Mike Pence dodged as many direct questions as he could, but there are two takeaways from the Indiana governor's interview today on ABC's This Week.
First, nothing is going to change.
"We're not going to change the law," said Pence bluntly, "but if the general assembly in Indiana sends me a bill that adds a section that reiterates and amplifies and clarifies what the law really is and what it has been for the last 20 years, then I'm open to that. But we're not going to change the law."
The second takeaway could be that Pence refuses to give a simple yes or no on whether the law, as written, protects business owners who want to discriminate against same-sex couples and LGBT people broadly. But it's more important to remember the answer Pence did give.
When ABC's George Stephanopoulos asked the Republican governor if he would just add sexual orientation to the state's anti-discrimination laws, Pence didn't dodge.
"I will not push for that," said Pence. "That's not on my agenda, and that's not been an objective of the people of the state of Indiana."
Everything else Pence did in the interview was an effort to cast himself and the people of Indiana as the real victims of discrimination.
"Is tolerance a two-way street or not?" he shot back at Stephanopoulos after being asked repeatedly whether discrimination against gays and lesbians is protected by the law. "I mean, you know, there's a lot of talk about tolerance in this country today having to do with people on the left. But here Indiana steps forward to protect the constitutional rights and privileges of freedom of religion for people of faith and families of faith in our state. And this avalanche of intolerance that's been poured on our state is just outrageous."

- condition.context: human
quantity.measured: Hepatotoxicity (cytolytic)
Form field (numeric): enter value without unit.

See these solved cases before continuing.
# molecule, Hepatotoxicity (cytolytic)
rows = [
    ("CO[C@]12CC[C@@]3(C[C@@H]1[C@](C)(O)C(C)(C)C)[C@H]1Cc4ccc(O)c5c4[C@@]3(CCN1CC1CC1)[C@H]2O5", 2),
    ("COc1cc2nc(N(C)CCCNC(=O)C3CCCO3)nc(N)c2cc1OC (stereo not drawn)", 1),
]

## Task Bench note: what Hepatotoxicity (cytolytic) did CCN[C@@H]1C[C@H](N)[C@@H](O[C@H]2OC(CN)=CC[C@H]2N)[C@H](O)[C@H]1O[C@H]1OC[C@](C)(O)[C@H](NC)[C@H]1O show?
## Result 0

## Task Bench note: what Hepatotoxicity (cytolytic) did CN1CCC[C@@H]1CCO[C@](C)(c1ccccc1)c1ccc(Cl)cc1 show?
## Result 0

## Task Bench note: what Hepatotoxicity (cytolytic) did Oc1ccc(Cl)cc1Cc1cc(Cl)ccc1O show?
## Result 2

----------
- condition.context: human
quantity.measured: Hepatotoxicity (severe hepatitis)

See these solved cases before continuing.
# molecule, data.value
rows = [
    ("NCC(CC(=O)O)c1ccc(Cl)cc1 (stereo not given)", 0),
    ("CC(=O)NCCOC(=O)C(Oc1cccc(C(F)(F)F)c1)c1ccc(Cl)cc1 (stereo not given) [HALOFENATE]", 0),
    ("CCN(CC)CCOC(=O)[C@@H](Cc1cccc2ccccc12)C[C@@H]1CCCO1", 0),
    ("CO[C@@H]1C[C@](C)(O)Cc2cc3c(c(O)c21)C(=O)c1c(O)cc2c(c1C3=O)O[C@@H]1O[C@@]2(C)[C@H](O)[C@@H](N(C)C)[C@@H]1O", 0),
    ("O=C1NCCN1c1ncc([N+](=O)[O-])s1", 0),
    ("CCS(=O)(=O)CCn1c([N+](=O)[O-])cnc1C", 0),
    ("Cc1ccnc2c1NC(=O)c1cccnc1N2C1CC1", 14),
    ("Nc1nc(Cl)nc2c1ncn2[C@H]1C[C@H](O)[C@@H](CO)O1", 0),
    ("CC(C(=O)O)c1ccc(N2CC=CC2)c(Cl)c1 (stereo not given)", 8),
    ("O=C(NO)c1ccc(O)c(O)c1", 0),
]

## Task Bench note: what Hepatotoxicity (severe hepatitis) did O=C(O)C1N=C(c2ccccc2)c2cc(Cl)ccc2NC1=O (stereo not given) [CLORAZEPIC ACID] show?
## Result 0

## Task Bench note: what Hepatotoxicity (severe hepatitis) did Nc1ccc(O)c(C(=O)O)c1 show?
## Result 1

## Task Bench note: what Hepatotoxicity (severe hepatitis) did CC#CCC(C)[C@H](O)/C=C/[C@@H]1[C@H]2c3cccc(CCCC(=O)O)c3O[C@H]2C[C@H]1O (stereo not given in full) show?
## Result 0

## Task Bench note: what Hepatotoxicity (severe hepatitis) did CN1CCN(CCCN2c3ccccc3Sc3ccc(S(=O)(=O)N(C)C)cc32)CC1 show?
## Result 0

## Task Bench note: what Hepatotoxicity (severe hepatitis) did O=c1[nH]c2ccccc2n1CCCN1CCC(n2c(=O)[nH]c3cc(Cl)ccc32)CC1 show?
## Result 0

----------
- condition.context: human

Pence has faced backlash from the business community, including Angie's List announcing it has canceled plans to expand its headquarters in the state, plus condemnation from the leaders of Yelp and Apple. The head of Salesforce said it will end all travel for its employees to Indiana. The mayors of Seattle and San Francisco have said they'll do the same for city employees. And the hashtag #BoycottIndiana has been gaining traction on Twitter.
Pence insists all of those people are just misinformed and don't understand the law, which he says only gives ammunition to individuals to defend themselves in court as part of disputes with the government.
"This is not about discrimination," he insisted repeatedly. "This about empowering people to confront government overreach."
The Human Rights Campaign is eyeing similar laws on deck in 23 states. And it quickly issued a statement calling out Pence for saying he wouldn't amend the state's non-discrimination language.
"Governor Pence's calls for a 'clarification' of this destructive bill are phony unless the legislation guarantees explicit non-discrimination protections for LGBT Hoosiers and includes a clear civil rights carve-out within the RFRA," said Chad Griffin, HRC president. "If Governor Pence is right and he really doesn't want to discriminate, he needs to prove it by protecting the LGBT residents and visitors truly at risk in Indiana. Anything less is a shameful face-saving measure."
Watch the interview below:
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